I was with a client this week and he was telling me about one of the strategies we’d discussed that he shared with his team.
“Yeah, no-one had anything much to say.” He said. “I don’t think I’ll try it again.”
“Why would you only try it once?” I asked him, puzzled.
While he paused to think about that, I was reminded of a conversation with a philanthropist I know who’s been working in the country his foundation supports for the last ten years.
“It took us seven years to get any results at all,”
he’d once told me.
“If you were to graph our progress you’d see a very long, flat line, and then a sudden jump. Now we’re in all the schools in X. But it took us seven years to get there.”
Don’t Do It for You
My client wanted to understand more about why his team didn’t resonate with his experiment.
“Yeah, but if they didn’t like what I was sharing, why would I keep doing it?” he asked.
“Why is it in any way relevant what you think?” I asked.
“We keep showing up, day after day, without expectation or attachment. That’s what love is. That’s what gets results. That’s what ‘doing the work’ means. As long as you have enough of a feeling that you’re doing the right thing, why would you stop? Because you don’t feel appreciated? You might never get any thanks but how is that relevant?”
I went on to share a conversation I’d had with my youngest teen the previous weekend. He was just back from a day out with his friend.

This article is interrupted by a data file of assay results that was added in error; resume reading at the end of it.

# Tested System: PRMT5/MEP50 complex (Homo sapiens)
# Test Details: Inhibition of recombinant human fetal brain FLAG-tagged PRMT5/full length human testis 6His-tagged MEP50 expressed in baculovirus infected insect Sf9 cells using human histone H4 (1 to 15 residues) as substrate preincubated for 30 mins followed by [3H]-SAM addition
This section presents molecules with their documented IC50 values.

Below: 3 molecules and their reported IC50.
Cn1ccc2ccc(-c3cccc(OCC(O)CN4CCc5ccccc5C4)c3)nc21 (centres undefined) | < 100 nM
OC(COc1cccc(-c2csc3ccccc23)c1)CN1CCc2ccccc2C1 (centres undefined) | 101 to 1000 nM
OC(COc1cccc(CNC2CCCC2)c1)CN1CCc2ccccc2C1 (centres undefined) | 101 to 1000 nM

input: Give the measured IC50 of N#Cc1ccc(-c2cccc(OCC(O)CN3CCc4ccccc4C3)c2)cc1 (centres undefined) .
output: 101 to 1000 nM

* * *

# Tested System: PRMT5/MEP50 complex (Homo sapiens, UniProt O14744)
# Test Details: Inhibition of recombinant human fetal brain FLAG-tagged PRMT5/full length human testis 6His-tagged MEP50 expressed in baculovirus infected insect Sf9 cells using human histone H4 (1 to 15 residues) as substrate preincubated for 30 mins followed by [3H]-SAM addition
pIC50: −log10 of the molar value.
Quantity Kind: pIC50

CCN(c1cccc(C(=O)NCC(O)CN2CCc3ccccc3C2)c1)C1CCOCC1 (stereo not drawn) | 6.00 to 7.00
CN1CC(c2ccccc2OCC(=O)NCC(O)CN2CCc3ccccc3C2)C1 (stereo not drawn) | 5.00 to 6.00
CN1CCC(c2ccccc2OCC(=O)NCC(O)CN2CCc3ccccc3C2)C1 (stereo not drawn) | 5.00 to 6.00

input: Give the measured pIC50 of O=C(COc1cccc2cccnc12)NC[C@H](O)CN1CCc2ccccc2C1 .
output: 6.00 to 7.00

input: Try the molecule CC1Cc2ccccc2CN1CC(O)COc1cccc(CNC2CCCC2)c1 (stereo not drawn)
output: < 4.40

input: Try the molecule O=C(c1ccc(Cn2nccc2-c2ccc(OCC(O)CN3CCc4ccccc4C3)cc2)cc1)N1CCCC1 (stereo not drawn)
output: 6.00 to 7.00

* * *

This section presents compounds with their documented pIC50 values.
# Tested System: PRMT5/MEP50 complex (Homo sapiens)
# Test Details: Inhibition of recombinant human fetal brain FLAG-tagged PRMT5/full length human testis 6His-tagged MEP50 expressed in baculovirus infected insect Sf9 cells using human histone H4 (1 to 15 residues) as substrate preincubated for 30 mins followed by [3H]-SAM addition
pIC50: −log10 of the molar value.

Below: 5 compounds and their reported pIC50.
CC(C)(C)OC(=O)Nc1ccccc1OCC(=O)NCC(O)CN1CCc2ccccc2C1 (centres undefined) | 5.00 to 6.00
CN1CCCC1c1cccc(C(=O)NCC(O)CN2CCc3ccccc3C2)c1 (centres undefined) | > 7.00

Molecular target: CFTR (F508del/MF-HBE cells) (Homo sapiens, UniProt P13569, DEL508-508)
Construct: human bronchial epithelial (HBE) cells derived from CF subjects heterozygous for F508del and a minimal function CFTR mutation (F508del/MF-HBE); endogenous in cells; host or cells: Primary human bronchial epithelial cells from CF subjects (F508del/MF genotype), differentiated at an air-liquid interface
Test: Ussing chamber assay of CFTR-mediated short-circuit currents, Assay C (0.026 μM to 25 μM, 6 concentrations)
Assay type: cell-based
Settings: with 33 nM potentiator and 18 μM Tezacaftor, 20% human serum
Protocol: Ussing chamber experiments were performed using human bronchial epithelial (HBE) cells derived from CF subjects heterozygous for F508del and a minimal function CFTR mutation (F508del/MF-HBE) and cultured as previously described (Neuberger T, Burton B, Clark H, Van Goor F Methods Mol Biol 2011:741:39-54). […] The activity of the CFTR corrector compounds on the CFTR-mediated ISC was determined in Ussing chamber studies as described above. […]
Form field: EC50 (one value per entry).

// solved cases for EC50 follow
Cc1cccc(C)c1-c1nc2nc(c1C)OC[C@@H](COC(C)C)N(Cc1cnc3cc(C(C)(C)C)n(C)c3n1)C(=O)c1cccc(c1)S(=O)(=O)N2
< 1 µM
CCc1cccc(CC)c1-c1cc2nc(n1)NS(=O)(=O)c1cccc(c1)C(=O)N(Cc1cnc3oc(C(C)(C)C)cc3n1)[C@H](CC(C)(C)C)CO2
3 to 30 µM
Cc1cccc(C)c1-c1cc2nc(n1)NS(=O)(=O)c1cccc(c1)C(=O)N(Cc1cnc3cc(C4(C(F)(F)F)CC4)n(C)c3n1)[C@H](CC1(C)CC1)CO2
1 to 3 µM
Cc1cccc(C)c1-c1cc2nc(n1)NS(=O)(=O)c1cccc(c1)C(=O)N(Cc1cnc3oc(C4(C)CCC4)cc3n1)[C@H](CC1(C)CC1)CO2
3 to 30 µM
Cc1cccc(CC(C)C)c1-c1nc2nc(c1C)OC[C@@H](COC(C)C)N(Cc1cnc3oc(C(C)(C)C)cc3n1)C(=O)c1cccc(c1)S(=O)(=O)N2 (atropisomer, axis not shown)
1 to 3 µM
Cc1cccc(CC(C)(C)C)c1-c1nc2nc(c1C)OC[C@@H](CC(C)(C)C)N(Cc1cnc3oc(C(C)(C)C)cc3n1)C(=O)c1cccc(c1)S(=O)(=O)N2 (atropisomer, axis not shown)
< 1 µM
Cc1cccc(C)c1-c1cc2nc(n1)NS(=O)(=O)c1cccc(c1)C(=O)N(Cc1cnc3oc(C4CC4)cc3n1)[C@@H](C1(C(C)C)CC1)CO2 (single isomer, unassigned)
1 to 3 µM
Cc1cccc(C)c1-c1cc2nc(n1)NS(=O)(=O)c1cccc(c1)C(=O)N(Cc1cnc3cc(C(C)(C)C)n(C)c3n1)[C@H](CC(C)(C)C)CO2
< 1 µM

ME: “Do you want any food?”
HIM: “No thanks mum.”
ME: “Did you eat anything today?”
ME: “if I make a sandwich, do you think you could eat some?”
HIM: “Yeah, probably.”
He and I have had conversations like this, oh, several times a week, maybe even several times a day, for the better part of his eighteen years. By my rough calculations that’s many thousands of conversations where I’ve offered, or just made, something for him to eat without any expectation of gratitude or appreciation.
On that occasion I got a smile, a cuddle and an empty plate. But often I don’t get anything.
Sure, he’d be fine if I didn’t make him food, but it occurs to me to do it, and so I do. I don’t do it for me.
Just like the philanthropist who kept his projects going for all those years with no results, tweaking and adapting and making the changes he thought would move them in the direction he thought would make most of a difference.
Because it felt like the right thing to do.
Because he could.
Keep Going Until You Run Out of Time
Why would we stop doing what feels like the right thing to do? Even if it doesn’t get the results we want? The first time, or indeed, ever?
My client laughed.
“You think I should try again, then?”
“Oh, that’s up to you!” I replied, “I just don’t see any reason why you wouldn’t.”
About the author
Cathy Presland is an expert in personal and professional leadership and an advanced transformative coach. She has more than two decades of experience in government and international organisations and her focus as a coach is to support impact-driven individuals and organisations to improve their performance, leadership and peace of mind so they can make more of a difference with the work they do.